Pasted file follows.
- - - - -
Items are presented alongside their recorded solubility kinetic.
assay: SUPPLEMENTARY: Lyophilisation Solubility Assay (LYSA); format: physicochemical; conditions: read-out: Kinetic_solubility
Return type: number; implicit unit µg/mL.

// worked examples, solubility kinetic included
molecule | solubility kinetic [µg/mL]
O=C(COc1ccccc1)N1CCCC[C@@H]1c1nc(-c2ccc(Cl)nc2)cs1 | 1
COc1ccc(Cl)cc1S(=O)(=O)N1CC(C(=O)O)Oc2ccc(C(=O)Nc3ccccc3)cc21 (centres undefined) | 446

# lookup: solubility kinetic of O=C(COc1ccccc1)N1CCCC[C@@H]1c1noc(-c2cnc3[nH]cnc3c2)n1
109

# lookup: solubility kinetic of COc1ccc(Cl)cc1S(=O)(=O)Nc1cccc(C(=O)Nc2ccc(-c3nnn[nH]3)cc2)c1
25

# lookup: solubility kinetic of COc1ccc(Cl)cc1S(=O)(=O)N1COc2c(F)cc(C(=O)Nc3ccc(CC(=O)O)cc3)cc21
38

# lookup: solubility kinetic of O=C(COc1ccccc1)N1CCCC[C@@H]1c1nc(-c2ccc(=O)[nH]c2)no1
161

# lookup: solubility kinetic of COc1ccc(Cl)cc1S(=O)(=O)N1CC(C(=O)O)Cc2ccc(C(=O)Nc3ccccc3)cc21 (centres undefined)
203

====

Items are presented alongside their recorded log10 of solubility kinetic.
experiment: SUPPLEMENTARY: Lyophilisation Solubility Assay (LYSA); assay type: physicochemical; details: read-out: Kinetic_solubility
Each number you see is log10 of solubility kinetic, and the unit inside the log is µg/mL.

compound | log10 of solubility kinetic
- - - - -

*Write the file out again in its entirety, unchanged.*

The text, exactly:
Items are presented alongside their recorded solubility kinetic.
assay: SUPPLEMENTARY: Lyophilisation Solubility Assay (LYSA); format: physicochemical; conditions: read-out: Kinetic_solubility
Return type: number; implicit unit µg/mL.

// worked examples, solubility kinetic included
molecule | solubility kinetic [µg/mL]
O=C(COc1ccccc1)N1CCCC[C@@H]1c1nc(-c2ccc(Cl)nc2)cs1 | 1
COc1ccc(Cl)cc1S(=O)(=O)N1CC(C(=O)O)Oc2ccc(C(=O)Nc3ccccc3)cc21 (centres undefined) | 446

# lookup: solubility kinetic of O=C(COc1ccccc1)N1CCCC[C@@H]1c1noc(-c2cnc3[nH]cnc3c2)n1
109

# lookup: solubility kinetic of COc1ccc(Cl)cc1S(=O)(=O)Nc1cccc(C(=O)Nc2ccc(-c3nnn[nH]3)cc2)c1
25

# lookup: solubility kinetic of COc1ccc(Cl)cc1S(=O)(=O)N1COc2c(F)cc(C(=O)Nc3ccc(CC(=O)O)cc3)cc21
38

# lookup: solubility kinetic of O=C(COc1ccccc1)N1CCCC[C@@H]1c1nc(-c2ccc(=O)[nH]c2)no1
161

# lookup: solubility kinetic of COc1ccc(Cl)cc1S(=O)(=O)N1CC(C(=O)O)Cc2ccc(C(=O)Nc3ccccc3)cc21 (centres undefined)
203

====

Items are presented alongside their recorded log10 of solubility kinetic.
experiment: SUPPLEMENTARY: Lyophilisation Solubility Assay (LYSA); assay type: physicochemical; details: read-out: Kinetic_solubility
Each number you see is log10 of solubility kinetic, and the unit inside the log is µg/mL.

compound | log10 of solubility kinetic